Imagine living among a Thai hill tribe for a week; trying your hand at local crafts, sampling unique dishes and dancing the night away along to traditional tribal music. Sounds like something that could only happen on a National Geographic programme, right? Wrong!
With the advent of community-based tourism in Thailand, experiencing the life of a Northern hill tribe is far more accessible than you might think.Mountain views from Hloyo Community, Chiang Rai province
How can I visit a hill tribe village in Thailand?
Tour operators, such as Local Alike, offer trips to hill tribe villages including Hloyo Community (located in Chiang Rai province). During your stay, you can experience local life first-hand.
Fancy learning how to prepare traditional hill tribe recipes? They've got that covered. Is foraging in the forest or crafting jewelry more up your street? There's plenty of opportunity to get involved in that too.
What can I expect from my stay with a Thai hill tribe?
I stayed for 5 nights in Hloyo, an Akha hill tribe village with approximately 300 residents. Hloyo is situated just a 60-minute drive away from the regional capital (Chiang Rai) and is easily accessible by private car, as well as via package tour companies.
Staying in the village was an incredible experience and we were embraced by the locals, who welcomed us with a night of traditional music, dance and Akha delicacies like chilli paste served with crispy vegetables, minced pork and Akha omelette, flavoured with local spices like mountain chilli and ginger.Receiving welcome gifts from the locals (a traditional Akha bracelet decorated using rice husks)
Who are the Akha people?
The Akha are a hill tribe originating in Southern China. Nowadays, they can now also be found in Myanmar, Laos, Vietnam and, of course, Northern Thailand. The Akha are expert farmers, famous for their Arabica coffee and tasty mountain rice. They are also known for their range of local crafts and delicacies (such as Akha wine).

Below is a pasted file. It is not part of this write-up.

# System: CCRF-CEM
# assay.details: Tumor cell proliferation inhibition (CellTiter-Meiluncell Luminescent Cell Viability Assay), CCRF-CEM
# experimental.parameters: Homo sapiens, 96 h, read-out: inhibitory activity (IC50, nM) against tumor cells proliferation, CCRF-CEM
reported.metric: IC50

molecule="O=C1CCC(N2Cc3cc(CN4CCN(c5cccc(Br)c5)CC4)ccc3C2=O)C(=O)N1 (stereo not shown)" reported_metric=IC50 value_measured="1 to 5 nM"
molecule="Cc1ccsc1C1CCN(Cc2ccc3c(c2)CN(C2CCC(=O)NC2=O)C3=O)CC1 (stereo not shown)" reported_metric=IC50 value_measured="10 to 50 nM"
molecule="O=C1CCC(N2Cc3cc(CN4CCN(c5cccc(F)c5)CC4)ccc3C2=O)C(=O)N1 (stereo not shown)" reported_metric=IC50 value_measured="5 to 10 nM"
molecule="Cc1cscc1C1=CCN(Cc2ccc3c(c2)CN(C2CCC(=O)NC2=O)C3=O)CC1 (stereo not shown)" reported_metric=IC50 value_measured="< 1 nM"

So; what can you expect whilst staying with the Akha tribe in Hloyo?The Akha tribe are also known for their vibrant textiles and intricate headdresses, featuring coins, beads and a distinctive metal plate. Often, these headdresses can exceed 5 kilos in weight; so they are not for the faint-hearted!Spirit gates can often be found at the entrance and exits of Akha villages, with wooden ancestor figures standing guard against malicious spirits.
Accommodation: Mud house heaven
In Hloyo community, you can stay overnight in the village itself. Yohan, the community leader in Hloyo, has created stunning mud houses to accommodate visitors. These houses are constructed from local clay and rice husks, decorated with intricate patterns made from recycled glass bottles. The rooms are spacious, with panoramic views over the surrounding valley and jungle.Akha Mud House, Mae Salong
Particularly impressive is the roof, which can be opened mechanically, giving you a wonderful view of the clear night’s sky and – if you’re lucky – even a glance of the milky way.Akha Mud House, Mae Salong
One thing is for sure; you won't go hungry during your stay in Hloyo. Akha food is incredible; full of natural, locally-sourced ingredients and a vast range of herbs and spices, including mountain chilli, organic ginger and coriander.